Greenpeace Guide to Greener Electronics: Nokia Keeps Its Top Spot, Toshiba's Rank Drops

Greenpeace has released its quarterly edition of their Guide to Greener Electronics, with some dramatic shifts in their ratings of electronics manufacturers. The guide keeps Nokia in the top spot, and Nintendo remains in last place.

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Greenpeace has released its quarterly edition of the Guide to Greener Electronics, with some dramatic shifts in their ratings of electronics manufacturers. The guide keeps Nokia in the top spot, and Nintendo remains in last place. But plenty of companies get shuffled around in the middle.

Nokia has already phased out all brominated compounds, chlorinated flame retardants, and antimony trioxide in new products. Sony Ericcson slides into second place thanks to a policy that keeps all new products free of PVC and BFRs (with the exception of a few components.)

Toshiba's drop from from third to 14th place can be attributed to the company's failure to deliver all new consumer electronics products free of toxic PVC vinyl plastic and brominated flame retardants (BFRs) by April 1st, as promised. Even worse, the company hasn't provided a new timeline, indicating that it may have just given up on the effort altogether. LG backtracked on a similar commitment to remove PVC and BFRs by the end of 2010. Instead, the company now plans to remove those substances from cell phones only by the end of the year. Greenpeace also caught LG lying about the energy efficiency of products in the U.S and Australia.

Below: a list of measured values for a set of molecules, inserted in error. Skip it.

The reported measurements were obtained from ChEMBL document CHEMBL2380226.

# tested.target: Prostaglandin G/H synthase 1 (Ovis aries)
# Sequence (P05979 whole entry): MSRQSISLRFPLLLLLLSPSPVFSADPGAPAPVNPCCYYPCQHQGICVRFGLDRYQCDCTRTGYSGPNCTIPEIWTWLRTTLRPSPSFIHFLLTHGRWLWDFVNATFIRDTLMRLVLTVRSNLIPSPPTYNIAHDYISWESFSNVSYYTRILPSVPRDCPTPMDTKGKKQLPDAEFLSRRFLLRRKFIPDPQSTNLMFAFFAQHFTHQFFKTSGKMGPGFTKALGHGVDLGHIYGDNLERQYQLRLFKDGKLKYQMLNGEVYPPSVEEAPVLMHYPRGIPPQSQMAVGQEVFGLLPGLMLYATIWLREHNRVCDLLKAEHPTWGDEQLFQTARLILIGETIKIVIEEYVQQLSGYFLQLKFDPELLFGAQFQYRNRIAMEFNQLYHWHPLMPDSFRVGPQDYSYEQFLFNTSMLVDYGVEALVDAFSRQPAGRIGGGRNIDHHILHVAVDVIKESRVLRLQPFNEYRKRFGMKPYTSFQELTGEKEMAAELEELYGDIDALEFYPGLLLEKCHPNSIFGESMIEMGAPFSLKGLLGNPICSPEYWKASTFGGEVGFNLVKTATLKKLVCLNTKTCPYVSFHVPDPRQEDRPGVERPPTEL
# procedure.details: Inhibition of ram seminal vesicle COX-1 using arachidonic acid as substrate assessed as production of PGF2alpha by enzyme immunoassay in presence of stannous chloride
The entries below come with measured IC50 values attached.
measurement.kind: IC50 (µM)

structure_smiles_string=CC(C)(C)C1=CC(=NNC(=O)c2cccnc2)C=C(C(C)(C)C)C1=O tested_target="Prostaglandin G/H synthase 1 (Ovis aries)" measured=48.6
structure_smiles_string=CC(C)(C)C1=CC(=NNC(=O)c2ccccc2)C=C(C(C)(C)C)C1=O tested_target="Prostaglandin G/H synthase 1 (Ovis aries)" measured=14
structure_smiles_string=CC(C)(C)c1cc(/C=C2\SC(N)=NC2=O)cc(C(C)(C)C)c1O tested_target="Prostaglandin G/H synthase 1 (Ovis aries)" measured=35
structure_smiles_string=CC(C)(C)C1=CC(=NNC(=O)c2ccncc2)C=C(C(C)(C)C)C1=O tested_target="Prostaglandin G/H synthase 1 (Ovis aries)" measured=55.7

Dell hasn't backtracked on any of its commitments, but Greenpeace is still demanding that the company detail a phase-out plan for PVC and BFRs by the company’s self-imposed 2011 deadline. Earlier today, Greenpeace activists scaled Dell's global headquarters and hung a banner saying, "Michael, What the Dell? Design Out Toxics. Greenpeace's guerrilla tactics have worked before, so we won't be surprised if Dell issues some sort of response. We'll reserve judgment, though, until the next version of the Guide to Greener Electronics.

[Greenpeace Guide to Greener Electronics]

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